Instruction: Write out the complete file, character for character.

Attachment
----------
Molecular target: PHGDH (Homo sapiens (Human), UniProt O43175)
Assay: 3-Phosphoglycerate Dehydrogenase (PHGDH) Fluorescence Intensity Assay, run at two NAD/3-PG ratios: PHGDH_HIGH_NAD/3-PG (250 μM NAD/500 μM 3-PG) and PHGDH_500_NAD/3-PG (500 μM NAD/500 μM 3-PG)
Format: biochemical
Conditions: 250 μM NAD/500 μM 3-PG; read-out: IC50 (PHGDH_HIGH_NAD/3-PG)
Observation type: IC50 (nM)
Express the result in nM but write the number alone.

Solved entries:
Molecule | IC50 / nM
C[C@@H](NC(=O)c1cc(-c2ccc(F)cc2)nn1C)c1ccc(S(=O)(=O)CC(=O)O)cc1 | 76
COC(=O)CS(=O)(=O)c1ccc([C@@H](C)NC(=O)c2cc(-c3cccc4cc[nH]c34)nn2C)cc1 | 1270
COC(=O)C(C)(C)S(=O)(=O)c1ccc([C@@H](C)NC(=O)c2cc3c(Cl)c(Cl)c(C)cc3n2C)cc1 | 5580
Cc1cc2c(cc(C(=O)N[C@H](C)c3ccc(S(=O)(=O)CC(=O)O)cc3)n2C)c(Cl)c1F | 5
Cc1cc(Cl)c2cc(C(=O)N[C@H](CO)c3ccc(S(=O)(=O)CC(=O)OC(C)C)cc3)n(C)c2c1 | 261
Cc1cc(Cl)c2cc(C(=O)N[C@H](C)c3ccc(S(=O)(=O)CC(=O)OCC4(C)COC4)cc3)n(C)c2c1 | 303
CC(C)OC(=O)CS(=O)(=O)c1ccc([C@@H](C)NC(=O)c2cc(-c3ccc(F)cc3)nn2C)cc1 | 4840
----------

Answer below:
Molecular target: PHGDH (Homo sapiens (Human), UniProt O43175)
Assay: 3-Phosphoglycerate Dehydrogenase (PHGDH) Fluorescence Intensity Assay, run at two NAD/3-PG ratios: PHGDH_HIGH_NAD/3-PG (250 μM NAD/500 μM 3-PG) and PHGDH_500_NAD/3-PG (500 μM NAD/500 μM 3-PG)
Format: biochemical
Conditions: 250 μM NAD/500 μM 3-PG; read-out: IC50 (PHGDH_HIGH_NAD/3-PG)
Observation type: IC50 (nM)
Express the result in nM but write the number alone.

Solved entries:
Molecule | IC50 / nM
C[C@@H](NC(=O)c1cc(-c2ccc(F)cc2)nn1C)c1ccc(S(=O)(=O)CC(=O)O)cc1 | 76
COC(=O)CS(=O)(=O)c1ccc([C@@H](C)NC(=O)c2cc(-c3cccc4cc[nH]c34)nn2C)cc1 | 1270
COC(=O)C(C)(C)S(=O)(=O)c1ccc([C@@H](C)NC(=O)c2cc3c(Cl)c(Cl)c(C)cc3n2C)cc1 | 5580
Cc1cc2c(cc(C(=O)N[C@H](C)c3ccc(S(=O)(=O)CC(=O)O)cc3)n2C)c(Cl)c1F | 5
Cc1cc(Cl)c2cc(C(=O)N[C@H](CO)c3ccc(S(=O)(=O)CC(=O)OC(C)C)cc3)n(C)c2c1 | 261
Cc1cc(Cl)c2cc(C(=O)N[C@H](C)c3ccc(S(=O)(=O)CC(=O)OCC4(C)COC4)cc3)n(C)c2c1 | 303
CC(C)OC(=O)CS(=O)(=O)c1ccc([C@@H](C)NC(=O)c2cc(-c3ccc(F)cc3)nn2C)cc1 | 4840